I also have the unfortunate habit of waking up with headaches, barely conscious enough to get to the phone, and instead of dialing 911, I call my mom, because I’ve learned, even with insurance, how expensive ambulance rides can be. And if you’re thinking, well that’s dumb, you’re exactly right, but you also probably don’t know how devastating it feels to be trying to focus on recovering from surgery and getting bombarded with bills. I’m not alone. A twenty-something-year-old in Seattle died in a cab on his way to the emergency room. Another twenty-something-year-old without insurance went to the emergency room with a toothache and they offered him either antibiotics or pain killers, well by then he was in so much pain he chose the pain killers and he died when the infection reached his brain. All over the country people are risking their lives to avoid medical debt. But anecdotes aren’t arguments. If I start listing anecdotes, the opposing side will start talking about Canadians who come to America for healthcare. Well, who knows for what reasons a small number of people come here for care instead of their home countries, but one thing’s for sure, they’re rich, or they wouldn’t have a chance of getting appointments with our neurosurgeons.

Good care is available in this country but people are being excluded from receiving it. All the things people are terrified will start happening if the government is in charge of healthcare are already happening to people. Insurance companies will deny cancer patients further chemotherapy because their tables say it’s not likely enough to save their life. But rather than argue these specific cases of our flawed current system and the validity of our fears of an unknown future system, let’s take a step back and just think about what we want to do. Every first-world country in the world uses some form of the single-payer healthcare system. We don’t have to follow any other country’s exact example. The money is going to stay the same. It’s just going to go to different places. Imagine how much more competitive the auto industry would be if it didn’t have to insure all its employees, imagine how much cheaper cars would be. Taxes would go up but insurance premiums would go away. There might be a rip in the market but it would all be temporary. A hundred years from now people would tell stories about how America was the only country that still hadn’t gone over to socialized medicine. And people will wonder how it worked before that, and the answer would be not very well. People will say we were smart to change over, and they’ll be amazed how narrowly we were able to accomplish it.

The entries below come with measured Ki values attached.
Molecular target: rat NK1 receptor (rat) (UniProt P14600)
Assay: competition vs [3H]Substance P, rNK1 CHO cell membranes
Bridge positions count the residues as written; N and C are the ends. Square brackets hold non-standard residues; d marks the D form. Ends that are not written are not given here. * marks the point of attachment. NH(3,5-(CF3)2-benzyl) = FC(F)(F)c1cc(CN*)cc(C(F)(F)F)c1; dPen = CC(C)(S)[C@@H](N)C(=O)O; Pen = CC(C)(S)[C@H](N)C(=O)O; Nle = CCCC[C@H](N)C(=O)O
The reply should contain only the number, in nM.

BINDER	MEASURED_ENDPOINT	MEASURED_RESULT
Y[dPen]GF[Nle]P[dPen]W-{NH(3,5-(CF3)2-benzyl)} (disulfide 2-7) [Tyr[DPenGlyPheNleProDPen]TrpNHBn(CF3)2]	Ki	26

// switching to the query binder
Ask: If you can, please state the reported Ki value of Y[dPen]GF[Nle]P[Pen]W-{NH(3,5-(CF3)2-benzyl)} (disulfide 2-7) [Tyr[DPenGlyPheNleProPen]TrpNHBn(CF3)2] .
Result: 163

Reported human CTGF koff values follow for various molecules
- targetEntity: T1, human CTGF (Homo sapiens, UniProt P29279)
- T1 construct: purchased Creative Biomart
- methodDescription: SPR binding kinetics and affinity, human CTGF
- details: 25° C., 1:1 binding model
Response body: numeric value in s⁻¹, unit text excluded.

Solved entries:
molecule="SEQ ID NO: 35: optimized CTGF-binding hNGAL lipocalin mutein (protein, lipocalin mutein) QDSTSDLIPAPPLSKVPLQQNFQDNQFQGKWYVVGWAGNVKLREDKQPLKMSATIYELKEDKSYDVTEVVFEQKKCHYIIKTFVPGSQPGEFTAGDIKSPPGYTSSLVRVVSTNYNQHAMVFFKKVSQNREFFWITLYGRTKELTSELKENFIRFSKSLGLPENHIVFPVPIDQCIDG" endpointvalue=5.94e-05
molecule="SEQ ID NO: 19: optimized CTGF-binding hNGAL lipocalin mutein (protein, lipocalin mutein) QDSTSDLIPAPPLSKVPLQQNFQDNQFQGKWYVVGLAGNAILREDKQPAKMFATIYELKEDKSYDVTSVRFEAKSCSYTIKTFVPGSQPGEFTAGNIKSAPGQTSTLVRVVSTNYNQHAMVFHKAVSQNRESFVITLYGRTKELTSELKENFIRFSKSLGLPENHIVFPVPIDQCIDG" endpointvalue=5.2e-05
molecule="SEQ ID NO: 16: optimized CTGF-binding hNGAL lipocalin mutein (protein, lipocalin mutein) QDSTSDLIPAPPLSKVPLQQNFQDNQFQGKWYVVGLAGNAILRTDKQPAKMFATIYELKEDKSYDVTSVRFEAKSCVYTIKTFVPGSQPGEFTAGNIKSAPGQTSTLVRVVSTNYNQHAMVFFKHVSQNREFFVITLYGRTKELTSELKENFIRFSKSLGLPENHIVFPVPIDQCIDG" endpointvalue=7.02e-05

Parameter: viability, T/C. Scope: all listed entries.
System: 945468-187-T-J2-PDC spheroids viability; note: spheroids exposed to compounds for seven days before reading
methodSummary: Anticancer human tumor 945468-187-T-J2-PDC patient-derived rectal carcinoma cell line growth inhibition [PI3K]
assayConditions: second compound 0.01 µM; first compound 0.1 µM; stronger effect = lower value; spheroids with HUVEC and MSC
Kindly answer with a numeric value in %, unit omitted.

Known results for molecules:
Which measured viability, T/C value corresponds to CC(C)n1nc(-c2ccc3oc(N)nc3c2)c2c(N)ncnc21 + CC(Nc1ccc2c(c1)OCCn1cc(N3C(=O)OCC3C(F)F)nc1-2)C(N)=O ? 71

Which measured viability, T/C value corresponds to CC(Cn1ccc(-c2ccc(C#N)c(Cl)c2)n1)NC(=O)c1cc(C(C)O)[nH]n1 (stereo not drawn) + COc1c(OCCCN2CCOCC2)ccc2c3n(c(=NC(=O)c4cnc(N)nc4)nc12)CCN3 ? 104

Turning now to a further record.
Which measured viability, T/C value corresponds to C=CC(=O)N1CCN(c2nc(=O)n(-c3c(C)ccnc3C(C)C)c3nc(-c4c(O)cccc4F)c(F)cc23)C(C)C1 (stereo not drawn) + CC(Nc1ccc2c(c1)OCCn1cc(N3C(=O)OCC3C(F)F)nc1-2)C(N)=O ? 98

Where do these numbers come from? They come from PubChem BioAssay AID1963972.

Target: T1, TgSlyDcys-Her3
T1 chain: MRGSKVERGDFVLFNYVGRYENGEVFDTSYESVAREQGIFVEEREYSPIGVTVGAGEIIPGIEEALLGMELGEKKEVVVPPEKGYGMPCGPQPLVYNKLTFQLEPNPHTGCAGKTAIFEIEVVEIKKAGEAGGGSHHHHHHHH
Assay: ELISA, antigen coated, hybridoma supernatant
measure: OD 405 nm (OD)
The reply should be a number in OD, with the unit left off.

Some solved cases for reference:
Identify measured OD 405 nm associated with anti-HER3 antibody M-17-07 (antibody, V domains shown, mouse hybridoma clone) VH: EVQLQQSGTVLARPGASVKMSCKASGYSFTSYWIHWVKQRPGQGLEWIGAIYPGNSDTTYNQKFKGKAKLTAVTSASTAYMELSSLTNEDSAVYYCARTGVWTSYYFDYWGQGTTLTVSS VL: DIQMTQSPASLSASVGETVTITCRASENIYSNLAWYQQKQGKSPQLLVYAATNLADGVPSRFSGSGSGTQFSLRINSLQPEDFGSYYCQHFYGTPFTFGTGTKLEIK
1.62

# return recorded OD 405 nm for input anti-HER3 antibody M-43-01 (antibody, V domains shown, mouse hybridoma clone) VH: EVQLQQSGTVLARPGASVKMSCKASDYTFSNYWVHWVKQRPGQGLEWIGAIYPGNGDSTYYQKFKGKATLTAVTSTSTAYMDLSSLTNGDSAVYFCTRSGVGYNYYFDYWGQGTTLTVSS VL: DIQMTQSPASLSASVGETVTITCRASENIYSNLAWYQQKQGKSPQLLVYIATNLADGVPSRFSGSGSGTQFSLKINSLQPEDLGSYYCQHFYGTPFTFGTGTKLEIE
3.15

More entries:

This is not intended as a defense of The Affordable Care Act, which is not socialized medicine. Obviously it’s not a coincidence that I’m posting it while our government has shut down over a refusal to fund that law. Anyone who knows me well knows I’m a proponent of socialized medicine and have been for years. It’s not something I like to discuss online, but I’ve reached a point where I feel a responsibility to add my opinion and story to the mix. I am a proponent of The Affordable Care Act, which has become universally known as Obamacare. From what I understand it accomplishes three important things. It eliminates pre-existing conditions as a way for insurance companies to screen out ill people and virtually refuse to insure them by pricing them out. It forces all Americans to have insurance. (And the argument that this is an impingement on freedom doesn’t work. We live in a country where if you drop unconscious on the street, emergency services will pick you up and put you in a hospital and care for you until you’re better. So arguing that you should have the freedom to not pay anything into a system that will do that, is a financial impingement on everyone else who is.) And it subsidizes insurance for people too poor to afford it. In my opinion these are all good things.